Putin: 'If necessary, we will use' advanced military capability in Syria
By Michael Martinez, CNN
Updated 2245 GMT (0645 HKT) December 19, 2015
Russian President Vladimir Putin speaks to security agency employees at Kremlin
"We have additional capabilities. If necessary, we will use them too" in Syria, he tells them
"We see how effectively our pilots and intelligence officers work in Syria," Putin says
(CNN)Russia will use more advanced military force against terror groups in Syria "if necessary," President Vladimir Putin said Saturday.
His comments came a day after the United Nations Security Council approved a resolution that supports an international effort to find a political solution to the 5-year-old civil war in Syria.
Russia has supported Syrian President Bashar al-Assad, but the United States wants him removed. The two countries, however, have found common ground in launching airstrikes against the terror group ISIS based in Syria.
"We see how effectively our pilots and intelligence officers work in Syria and how effectively they coordinate their efforts," Putin said at a Kremlin event honoring security service employees, according to the Sputnik state-run news agency.
"At that, they are diversified, and the army, navy and aviation use the most modern weapons," Putin said.
He added: "I would like to note that these are by far not all of our capabilities. We have, by far, not used everything of what we already have. We have additional capabilities. If necessary, we will use them, too."
Russia analyst Jill Dougherty described Putin's comment as "tough talk" and "a little chest thumping" to a particular audience.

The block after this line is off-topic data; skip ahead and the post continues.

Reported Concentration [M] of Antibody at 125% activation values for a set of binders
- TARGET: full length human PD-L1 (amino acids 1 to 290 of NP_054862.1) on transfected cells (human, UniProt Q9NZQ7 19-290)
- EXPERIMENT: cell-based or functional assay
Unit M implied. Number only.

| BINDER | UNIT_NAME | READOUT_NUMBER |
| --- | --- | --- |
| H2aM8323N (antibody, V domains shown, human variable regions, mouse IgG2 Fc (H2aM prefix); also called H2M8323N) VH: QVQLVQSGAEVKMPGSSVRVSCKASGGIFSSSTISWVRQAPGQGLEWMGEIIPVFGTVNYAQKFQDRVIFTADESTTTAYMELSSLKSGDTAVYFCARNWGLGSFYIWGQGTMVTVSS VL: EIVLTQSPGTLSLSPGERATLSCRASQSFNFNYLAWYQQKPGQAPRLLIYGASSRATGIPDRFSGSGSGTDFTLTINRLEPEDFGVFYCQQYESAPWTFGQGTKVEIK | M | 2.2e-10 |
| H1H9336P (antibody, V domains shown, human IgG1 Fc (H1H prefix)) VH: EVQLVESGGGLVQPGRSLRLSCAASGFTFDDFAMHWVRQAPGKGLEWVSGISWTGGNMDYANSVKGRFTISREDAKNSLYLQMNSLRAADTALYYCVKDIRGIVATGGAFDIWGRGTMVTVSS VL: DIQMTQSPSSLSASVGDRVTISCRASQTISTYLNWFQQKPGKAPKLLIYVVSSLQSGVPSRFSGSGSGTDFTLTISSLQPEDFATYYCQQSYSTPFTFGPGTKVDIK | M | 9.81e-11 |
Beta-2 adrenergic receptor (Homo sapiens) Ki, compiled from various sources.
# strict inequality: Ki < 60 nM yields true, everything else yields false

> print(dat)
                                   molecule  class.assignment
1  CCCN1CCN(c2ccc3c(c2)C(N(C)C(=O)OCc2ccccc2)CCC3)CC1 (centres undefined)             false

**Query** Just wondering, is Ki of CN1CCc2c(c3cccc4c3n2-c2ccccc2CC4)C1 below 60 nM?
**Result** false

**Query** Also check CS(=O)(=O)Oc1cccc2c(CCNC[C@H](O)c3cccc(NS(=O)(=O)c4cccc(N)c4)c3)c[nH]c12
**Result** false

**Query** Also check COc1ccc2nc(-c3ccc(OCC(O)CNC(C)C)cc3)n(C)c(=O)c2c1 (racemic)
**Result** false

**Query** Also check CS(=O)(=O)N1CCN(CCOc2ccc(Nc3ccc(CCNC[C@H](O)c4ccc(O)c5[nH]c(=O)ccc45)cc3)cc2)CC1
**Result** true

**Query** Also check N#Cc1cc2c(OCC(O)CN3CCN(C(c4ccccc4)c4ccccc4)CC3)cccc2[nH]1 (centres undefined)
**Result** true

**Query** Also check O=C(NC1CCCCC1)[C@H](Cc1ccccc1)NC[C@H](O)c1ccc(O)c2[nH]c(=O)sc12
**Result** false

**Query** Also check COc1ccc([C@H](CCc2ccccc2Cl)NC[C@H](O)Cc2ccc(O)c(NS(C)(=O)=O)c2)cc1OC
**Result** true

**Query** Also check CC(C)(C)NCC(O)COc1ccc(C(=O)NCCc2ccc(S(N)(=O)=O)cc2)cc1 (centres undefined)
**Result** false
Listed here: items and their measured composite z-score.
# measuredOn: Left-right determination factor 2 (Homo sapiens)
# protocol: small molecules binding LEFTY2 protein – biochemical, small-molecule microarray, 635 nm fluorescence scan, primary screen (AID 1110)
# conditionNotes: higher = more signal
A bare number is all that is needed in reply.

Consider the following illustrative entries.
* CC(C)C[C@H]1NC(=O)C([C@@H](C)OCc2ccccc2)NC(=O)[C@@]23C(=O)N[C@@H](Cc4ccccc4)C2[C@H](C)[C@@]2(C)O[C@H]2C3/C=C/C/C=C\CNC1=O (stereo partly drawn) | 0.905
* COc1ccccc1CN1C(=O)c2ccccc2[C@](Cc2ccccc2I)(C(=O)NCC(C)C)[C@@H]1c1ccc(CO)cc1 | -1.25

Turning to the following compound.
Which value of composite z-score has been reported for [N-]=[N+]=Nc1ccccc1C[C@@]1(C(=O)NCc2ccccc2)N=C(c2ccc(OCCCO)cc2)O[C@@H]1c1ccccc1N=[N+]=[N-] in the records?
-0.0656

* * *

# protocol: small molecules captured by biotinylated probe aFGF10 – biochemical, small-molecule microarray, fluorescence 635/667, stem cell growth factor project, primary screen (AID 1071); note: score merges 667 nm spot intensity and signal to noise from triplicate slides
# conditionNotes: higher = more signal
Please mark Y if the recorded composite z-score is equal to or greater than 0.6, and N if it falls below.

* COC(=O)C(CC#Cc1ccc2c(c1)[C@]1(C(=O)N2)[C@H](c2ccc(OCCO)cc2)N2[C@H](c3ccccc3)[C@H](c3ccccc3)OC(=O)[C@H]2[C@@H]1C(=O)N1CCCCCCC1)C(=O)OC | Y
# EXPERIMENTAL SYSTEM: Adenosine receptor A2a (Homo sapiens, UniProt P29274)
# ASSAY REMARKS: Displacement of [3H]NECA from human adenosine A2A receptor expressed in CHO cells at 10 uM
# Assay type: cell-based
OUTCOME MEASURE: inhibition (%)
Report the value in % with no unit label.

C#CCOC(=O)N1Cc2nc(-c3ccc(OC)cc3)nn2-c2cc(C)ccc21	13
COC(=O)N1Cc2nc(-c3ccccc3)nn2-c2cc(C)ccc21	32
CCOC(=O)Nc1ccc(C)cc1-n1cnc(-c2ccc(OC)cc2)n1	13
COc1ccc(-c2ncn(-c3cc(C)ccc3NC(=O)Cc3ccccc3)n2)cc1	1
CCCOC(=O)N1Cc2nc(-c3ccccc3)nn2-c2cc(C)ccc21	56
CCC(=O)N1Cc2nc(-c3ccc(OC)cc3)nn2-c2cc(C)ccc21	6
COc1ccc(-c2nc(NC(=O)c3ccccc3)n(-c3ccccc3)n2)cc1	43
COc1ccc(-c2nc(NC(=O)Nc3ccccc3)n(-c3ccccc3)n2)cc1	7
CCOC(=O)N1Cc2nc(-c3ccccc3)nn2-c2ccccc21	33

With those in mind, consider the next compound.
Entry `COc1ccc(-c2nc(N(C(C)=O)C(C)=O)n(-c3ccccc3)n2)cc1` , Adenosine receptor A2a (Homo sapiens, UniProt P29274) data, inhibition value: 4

"He's talking to the security agency people," Dougherty told CNN from Moscow. "So, of course, he was going to come up with something that sounded very strong."
Russia's military presence in Syria already amounts to "a big operation," she added.
"I think what he's saying is, you know, a bit of bravado, telling them they're doing a good job and our military is on the case and we can certainly bring in more," said Doughterty, a former CNN correspondent who's now a research scholar.
Putin's comments could also be interpreted as "a little bit of a show over the bow, I would say, to Turkey," Dougherty said.
In November, Turkey shot down a Russian warplane near the Turkish-Syrian border after the Turks said they warned the aircraft about violating their airspace. One of the Russian plane's two pilots was killed.
Moscow said its plane was over Syria when it was downed. Both countries have exchanged tough words over the incident, and Putin signed a decree authorizing punitive economic measures against Turkey.
Turkey and Western allies such as the United States have supported Syrian rebel groups seeking to overthrow the Syrian President, whom Russia has backed.